Bruce Hostetler realizes that in writing a play about homelessness in Portland, some might assume he’s pushing a political agenda. But Hostetler insists this isn’t the case.
“Art has to have a point of view,” he says. “But I’m not trying to end homelessness. I’m not trying to make everybody rush out and give $100 to their local homeless shelter. I want people to walk out and the next time they see somebody with a sign along the side of the road or pushing a shopping cart, I want them to see a person. They had parents. They had a life up to that point. They didn’t spring fully formed in the moment just to piss me off and get in the way of my scenery.”
It was such an experience that spurred Hostetler, a longtime theater director and occasional playwright, into penning Feral. While living in Ashland and working at the Oregon Shakespeare Festival, he drove past a homeless man carrying a sign, and he got to thinking about that man’s story. Several years later, he began interviewing homeless youth and adults at agencies across Portland. Hostetler estimates he interviewed 40 individuals, and he also drew from more than 500 interviews conducted by Sisters of the Road from 2001 to 2004. The resulting play, directed by Asae Dean, follows a newly homeless character named Alan over the course of a single night. In this time, he learns the logistics of survival and hears the stories of the play’s seven homeless characters.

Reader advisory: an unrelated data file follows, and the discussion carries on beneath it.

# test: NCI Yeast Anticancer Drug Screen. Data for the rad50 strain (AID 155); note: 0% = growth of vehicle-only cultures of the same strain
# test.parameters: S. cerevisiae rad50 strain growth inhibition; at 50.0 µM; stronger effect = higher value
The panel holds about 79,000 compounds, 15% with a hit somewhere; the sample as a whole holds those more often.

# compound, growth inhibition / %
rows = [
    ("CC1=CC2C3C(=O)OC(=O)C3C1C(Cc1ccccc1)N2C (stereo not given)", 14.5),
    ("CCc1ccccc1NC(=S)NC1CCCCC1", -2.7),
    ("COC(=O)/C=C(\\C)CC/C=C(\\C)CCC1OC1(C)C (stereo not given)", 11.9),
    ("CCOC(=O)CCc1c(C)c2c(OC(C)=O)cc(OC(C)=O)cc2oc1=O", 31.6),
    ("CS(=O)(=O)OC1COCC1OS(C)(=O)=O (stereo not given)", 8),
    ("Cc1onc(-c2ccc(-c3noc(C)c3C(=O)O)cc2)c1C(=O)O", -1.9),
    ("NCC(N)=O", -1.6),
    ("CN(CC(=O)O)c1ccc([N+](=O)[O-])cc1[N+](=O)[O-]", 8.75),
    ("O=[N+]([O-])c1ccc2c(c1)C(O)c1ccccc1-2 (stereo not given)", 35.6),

Hostetler met some resistance from staff at service agencies—he says one executive director worried he was making “poverty pornography”—so he was careful his characters didn’t become caricatures. While the dialogue is composite, Hostetler says each character is based on a single individual, and Alan is a stand-in for himself. During the writing process, he held a handful of readings at the agencies where he’d conducted interviews. One homeless youth told him Feral wasn’t funny enough.
“He was like, ‘The homeless are funny,’” Hostetler says, “‘We are really, really funny. Because if you can’t laugh, this shit will drive you crazy.’”
Hostetler returned to his draft. In its current form, the play incorporates several moments of humor. “You have to convince them that being hungry and wet is a funny thing,” says one character while discussing sign-writing strategy. “‘I’m here ’cause I think this is cool. Give me some cash to continue my funny social experiment.’”